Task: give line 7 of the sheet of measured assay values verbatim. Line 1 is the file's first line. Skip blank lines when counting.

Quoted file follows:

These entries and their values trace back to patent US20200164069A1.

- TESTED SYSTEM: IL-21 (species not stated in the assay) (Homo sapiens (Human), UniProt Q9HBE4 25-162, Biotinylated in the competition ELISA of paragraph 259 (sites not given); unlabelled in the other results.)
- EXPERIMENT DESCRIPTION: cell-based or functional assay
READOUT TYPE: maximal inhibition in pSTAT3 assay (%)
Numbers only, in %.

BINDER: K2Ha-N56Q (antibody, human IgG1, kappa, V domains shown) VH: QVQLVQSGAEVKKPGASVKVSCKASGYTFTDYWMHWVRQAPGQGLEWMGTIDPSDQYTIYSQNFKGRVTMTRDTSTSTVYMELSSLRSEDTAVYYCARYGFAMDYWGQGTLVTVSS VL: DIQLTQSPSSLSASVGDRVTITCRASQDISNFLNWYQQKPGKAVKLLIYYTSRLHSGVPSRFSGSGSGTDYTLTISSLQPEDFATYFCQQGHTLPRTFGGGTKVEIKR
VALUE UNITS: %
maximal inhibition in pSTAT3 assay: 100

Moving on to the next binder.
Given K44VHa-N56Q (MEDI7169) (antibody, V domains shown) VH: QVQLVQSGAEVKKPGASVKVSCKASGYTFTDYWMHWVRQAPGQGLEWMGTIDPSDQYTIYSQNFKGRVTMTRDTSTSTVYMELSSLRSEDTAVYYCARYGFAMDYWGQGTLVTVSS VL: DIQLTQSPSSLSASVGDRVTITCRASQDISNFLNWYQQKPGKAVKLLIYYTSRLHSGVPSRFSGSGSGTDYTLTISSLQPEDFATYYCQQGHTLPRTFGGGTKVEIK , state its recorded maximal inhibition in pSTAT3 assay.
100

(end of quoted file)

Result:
VALUE UNITS: %